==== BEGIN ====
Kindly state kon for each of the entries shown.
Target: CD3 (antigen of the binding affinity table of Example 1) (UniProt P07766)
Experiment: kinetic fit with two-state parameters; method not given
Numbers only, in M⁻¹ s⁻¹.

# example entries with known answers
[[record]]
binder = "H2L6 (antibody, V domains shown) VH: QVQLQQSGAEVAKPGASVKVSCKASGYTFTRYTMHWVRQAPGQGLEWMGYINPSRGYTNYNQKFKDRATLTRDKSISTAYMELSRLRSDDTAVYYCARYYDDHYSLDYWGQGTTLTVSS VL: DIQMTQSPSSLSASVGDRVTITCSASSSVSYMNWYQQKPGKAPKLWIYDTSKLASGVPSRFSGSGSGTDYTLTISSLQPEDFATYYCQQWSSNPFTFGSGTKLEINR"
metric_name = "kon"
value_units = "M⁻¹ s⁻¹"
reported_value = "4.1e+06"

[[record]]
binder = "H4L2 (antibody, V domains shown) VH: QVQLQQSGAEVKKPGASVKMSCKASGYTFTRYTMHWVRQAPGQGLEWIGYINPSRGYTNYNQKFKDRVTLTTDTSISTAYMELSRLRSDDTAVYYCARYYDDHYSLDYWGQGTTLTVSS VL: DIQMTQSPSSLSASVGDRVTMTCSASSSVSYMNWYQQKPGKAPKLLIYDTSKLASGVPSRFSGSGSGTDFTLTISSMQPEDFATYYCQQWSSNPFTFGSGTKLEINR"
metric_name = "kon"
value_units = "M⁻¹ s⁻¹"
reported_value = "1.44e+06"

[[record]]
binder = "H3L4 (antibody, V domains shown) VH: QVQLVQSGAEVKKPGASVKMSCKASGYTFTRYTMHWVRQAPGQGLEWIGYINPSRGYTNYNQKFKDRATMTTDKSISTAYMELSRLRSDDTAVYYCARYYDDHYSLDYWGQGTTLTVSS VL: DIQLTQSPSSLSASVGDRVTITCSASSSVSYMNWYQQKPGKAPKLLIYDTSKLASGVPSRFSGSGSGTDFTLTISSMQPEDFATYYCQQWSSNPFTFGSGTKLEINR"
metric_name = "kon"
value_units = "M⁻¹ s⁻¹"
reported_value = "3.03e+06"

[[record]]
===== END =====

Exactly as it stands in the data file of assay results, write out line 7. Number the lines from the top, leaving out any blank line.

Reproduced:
binder = "H2L6 (antibody, V domains shown) VH: QVQLQQSGAEVAKPGASVKVSCKASGYTFTRYTMHWVRQAPGQGLEWMGYINPSRGYTNYNQKFKDRATLTRDKSISTAYMELSRLRSDDTAVYYCARYYDDHYSLDYWGQGTTLTVSS VL: DIQMTQSPSSLSASVGDRVTITCSASSSVSYMNWYQQKPGKAPKLWIYDTSKLASGVPSRFSGSGSGTDYTLTISSLQPEDFATYYCQQWSSNPFTFGSGTKLEINR"